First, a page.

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One team and one nation

· Mandela and the reconciling sport ·

 

South Africa, 1995. The country is at a crucial moment in history. The shadow of apartheid, with its burden of hate and vengeance, still darkens personal relationships.  Neslon Mandela, the first black president of the nation and a charismatic leader for “his” people, understands that until a full reconciliation is reached, there can  be no real peace. He repeats again and again that forgiveness frees the soul, eradicates fear, and that is why it is the most powerful weapon.  But he also  knows that it isn't easy to convince people who have suffered so much of this. Nevertheless, he does not give up.

He needs something to unite the people and  he knows it should be something that appeals to national pride. To this end, there is nothing like sports. He had experimented, on a small scale, in the prison of Robben Island. But now he needs something much grander.  The opportunity comes now, this year, with the world championship in ruby, whose finals are to take place in South Africa. And he does not let the moment pass by. This  is the setting of the controversial World Cup  in Ellis Park Stadium, Johannesburg, a win not only for the match but also for the story of South Africa. Finally, a people divided – the majority black, poor and marginalized, and the minority white, rich and powerful – finally, they will share something.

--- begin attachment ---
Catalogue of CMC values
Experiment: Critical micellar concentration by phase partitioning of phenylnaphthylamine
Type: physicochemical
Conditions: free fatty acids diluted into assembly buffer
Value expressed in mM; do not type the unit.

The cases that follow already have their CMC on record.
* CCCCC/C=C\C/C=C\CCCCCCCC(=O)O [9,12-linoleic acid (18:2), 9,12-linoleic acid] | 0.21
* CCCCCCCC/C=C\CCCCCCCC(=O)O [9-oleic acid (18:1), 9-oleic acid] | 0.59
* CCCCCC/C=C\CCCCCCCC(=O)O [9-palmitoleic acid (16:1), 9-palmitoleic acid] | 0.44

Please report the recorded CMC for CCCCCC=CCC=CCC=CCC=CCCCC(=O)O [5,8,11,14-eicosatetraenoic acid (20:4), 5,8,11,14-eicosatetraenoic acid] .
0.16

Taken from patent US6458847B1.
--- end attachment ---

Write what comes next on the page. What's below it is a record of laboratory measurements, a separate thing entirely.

by Gaetano Vallini

PRINTED EDITION

 

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St. Peter’s Square

Nov. 18, 2019

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